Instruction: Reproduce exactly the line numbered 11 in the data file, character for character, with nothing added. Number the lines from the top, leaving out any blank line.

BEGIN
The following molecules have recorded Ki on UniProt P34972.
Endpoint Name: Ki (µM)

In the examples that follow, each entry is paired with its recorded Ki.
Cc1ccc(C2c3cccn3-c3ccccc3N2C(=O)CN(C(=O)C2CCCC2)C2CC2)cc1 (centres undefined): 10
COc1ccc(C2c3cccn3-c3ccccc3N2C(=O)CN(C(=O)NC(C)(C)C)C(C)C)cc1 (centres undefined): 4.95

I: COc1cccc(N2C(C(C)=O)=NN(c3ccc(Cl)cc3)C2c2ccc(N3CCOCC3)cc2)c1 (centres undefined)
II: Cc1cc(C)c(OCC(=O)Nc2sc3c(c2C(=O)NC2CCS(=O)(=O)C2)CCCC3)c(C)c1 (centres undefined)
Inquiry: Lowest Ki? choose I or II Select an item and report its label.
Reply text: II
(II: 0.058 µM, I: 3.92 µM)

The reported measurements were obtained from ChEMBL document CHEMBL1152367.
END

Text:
The reported measurements were obtained from ChEMBL document CHEMBL1152367.